# Time and the Discount Rate

## Presentation on theme: "Time and the Discount Rate"— Presentation transcript:

Time and the Discount Rate
Project flows of costs and benefits are not even over time.

Flow of Costs and Benefits
Consider 2 Investment Options Option1 Year Cost Benefit Net Sum Option 2 Year Cost Benefit Net Sum

Flow of Costs and Benefits
Net Benefits by Year

Flow of Costs and Benefits
These two options have very different flows of costs and benefits over time. Is there any difference between these two options? Which is preferred?

Flow of Costs and Benefits
In order to address this question, need to understand how the future is valued relative to the present: Intertemporal time preferences The interest rate

Time Preference of Consumers
Consider consumers have a stock of wealth today, and must choose to consume between today and tomorrow. Intertemporal indifference map Time indifference Intertemporal indifference curve

Intertemporal Consumption Choice
Consumption T1 S1 x S0 x I0 (Intertemporal Indifference Curve) C1 C0 Consumption T0

Intertemporal Consumption Choice
A Family of Indifference Curves Consumption T1 Consumption T0

Time Preference of Consumers
Expect consumers to have “positive time preference” : prefer consumption today rather than in the future Why? There is a chance that will not be able to consume in the future (in the long run we are all dead) Expectation that income will be higher in the future (economy will grow) (Goods and services will be more abundant in the future as a result of economic growth)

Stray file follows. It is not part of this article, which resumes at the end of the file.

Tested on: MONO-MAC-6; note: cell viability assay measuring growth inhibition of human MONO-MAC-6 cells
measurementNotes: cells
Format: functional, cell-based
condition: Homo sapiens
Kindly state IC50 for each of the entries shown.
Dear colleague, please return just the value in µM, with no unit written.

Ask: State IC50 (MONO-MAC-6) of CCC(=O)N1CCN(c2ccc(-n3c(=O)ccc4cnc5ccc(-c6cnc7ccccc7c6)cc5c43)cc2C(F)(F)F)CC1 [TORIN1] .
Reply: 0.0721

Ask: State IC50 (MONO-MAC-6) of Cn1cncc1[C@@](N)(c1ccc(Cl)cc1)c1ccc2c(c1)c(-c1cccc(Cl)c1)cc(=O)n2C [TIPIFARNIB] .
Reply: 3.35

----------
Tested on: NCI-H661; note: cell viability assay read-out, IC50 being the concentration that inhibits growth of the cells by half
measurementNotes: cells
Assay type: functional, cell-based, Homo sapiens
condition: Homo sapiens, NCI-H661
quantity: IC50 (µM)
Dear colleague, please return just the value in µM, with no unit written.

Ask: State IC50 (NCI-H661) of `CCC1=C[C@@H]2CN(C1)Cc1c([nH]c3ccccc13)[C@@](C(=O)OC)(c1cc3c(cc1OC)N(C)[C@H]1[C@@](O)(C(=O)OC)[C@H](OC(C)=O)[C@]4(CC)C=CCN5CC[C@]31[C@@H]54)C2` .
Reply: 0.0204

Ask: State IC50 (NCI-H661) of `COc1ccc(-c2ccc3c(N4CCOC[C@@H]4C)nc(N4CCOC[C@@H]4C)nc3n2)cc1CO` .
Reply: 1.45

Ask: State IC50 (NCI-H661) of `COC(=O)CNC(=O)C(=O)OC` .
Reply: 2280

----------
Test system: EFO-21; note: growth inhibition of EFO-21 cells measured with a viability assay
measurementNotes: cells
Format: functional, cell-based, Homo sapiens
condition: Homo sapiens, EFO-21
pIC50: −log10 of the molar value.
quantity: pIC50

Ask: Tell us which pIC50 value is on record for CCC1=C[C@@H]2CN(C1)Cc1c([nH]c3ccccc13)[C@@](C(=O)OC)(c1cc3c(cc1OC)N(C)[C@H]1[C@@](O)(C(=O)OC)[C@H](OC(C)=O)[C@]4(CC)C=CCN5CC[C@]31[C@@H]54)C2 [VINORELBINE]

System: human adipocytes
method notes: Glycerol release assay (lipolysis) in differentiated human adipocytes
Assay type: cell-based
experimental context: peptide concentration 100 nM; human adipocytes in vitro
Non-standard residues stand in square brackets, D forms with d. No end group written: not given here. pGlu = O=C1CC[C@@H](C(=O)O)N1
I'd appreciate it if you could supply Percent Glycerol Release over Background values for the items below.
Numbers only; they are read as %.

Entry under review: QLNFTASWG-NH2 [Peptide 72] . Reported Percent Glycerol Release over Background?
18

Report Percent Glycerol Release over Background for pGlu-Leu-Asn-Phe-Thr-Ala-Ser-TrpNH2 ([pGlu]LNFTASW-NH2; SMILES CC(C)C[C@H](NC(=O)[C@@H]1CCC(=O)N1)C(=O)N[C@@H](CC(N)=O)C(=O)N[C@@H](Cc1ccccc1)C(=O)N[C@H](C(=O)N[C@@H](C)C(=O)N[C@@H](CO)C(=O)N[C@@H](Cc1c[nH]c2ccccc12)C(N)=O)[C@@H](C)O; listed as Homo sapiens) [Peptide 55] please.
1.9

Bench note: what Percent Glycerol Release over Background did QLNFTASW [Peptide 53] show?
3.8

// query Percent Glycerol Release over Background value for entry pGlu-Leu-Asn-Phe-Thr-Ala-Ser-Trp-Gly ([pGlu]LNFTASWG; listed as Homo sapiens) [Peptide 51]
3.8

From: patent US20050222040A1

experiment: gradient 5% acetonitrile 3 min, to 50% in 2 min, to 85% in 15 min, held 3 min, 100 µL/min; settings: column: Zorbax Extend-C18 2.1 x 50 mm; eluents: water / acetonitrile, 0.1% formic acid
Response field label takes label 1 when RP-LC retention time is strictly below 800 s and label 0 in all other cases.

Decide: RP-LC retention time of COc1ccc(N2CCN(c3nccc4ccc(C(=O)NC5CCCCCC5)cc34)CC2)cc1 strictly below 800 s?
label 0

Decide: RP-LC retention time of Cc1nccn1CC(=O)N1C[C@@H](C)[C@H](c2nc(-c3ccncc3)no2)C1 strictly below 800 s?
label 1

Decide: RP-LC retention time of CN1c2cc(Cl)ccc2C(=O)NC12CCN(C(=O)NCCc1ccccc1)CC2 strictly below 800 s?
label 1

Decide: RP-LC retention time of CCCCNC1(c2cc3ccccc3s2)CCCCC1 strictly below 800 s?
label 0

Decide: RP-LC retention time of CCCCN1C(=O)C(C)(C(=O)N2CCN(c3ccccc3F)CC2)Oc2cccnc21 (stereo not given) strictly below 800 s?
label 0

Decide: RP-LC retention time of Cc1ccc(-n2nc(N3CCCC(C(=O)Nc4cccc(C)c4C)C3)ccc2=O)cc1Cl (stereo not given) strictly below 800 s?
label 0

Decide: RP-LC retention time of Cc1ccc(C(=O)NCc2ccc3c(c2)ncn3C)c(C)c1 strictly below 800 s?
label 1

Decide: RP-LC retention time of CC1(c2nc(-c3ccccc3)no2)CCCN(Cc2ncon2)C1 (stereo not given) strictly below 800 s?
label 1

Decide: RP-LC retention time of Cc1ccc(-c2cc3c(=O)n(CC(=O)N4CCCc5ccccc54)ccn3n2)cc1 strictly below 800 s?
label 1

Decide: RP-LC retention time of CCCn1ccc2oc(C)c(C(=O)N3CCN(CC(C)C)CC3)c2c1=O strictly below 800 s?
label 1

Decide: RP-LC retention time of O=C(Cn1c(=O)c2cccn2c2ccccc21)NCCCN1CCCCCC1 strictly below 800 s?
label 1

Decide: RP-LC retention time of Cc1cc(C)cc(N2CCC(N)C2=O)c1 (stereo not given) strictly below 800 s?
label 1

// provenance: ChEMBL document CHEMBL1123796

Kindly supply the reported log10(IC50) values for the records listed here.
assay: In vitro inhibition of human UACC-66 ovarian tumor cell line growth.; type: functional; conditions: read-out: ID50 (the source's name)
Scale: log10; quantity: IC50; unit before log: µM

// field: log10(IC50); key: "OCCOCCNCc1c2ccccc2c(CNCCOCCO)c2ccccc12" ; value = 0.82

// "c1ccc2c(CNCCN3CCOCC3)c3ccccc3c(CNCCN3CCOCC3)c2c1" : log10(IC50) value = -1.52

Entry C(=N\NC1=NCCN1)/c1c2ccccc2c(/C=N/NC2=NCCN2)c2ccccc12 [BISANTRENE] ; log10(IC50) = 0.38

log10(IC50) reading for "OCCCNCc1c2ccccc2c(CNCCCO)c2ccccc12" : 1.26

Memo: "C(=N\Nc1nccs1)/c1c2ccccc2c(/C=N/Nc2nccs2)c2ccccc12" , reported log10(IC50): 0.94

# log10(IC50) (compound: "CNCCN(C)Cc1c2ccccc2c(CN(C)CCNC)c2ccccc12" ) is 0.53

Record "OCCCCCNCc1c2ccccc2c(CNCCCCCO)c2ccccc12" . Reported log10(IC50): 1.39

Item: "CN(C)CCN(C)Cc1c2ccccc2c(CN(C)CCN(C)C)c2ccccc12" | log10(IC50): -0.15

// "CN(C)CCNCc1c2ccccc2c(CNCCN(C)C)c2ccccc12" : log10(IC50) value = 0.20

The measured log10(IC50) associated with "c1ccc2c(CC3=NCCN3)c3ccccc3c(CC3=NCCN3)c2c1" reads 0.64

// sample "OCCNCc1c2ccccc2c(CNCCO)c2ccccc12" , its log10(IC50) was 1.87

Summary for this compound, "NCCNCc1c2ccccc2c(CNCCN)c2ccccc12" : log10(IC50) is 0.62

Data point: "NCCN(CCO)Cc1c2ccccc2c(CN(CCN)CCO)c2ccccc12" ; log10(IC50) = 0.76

Intertemporal Consumption Choice
Consumption T1 “PPF” (Slope=-1) S0 = C0 Se < Ce Zero time preference 450 Positive time preference C0 Ce Consumption T0

The price of current consumption
Income or wealth that is consumed today is not available to be saved for consumption in the future. What is the price of consuming today? Interest rate: amount that savings today can be increased in the future, through investment.

Interest Rate The price (or opportunity cost) of consuming a dollar of income or wealth today rather than saving for consumption in the future Expressed as a percentage increase: (K1/K0)-1} * 100 K0 money invested in time 0 K1 money obtained from investment in time 1

Interest Rate Example: Invest \$100 in time 0 Return = \$112 in time 1
(112/100-1) * 100 = 12% A unit-free measure, expressed as a ratio

Interest Rate Consumption T1 150 112 100 i = 50% i = 12% i = 0% 100

Time Preference of Consumers
From consumers’ time preferences, derive the supply of savings. Determine amount of income and wealth that households will save for the future at different interest rates.

Response to change in interest rate
Consumption T1 i2 i1 S2 S1 i0 S0 Consumption T0

Response to change in interest rate
Ssavings i2 x i1 x i0 x S0 S1 S2 Savings (\$)

Investment opportunities
Investment opportunities generate the demand for savings (capital) Intertemporal production possibility frontier

Intertemporal production possibility frontier
PPF I0 P1 P0 Production0

Demand for Investment Rank potential investments according to the rate of return, from highest to lowest. This will give the derived demand schedule for savings

Demand for Investment Production1 i2 i2 I1 i1 I0 PPF i0 Production0

Response to change in Interest Rate
x i1 x i2 x Demand for Invesment I0 I1 I2 Investment Demand (\$)

Capital Market Supply i of Savings ieq Demand for Investment Qeq
Quantity (\$)

Interest rate In market equilibrium interest rate (r) = MRS = MRT
In reality: transactions costs associated with matching up suppliers and demanders of savings: Financial intermediation (banks) Spread between savings and borrowing rate Risk premia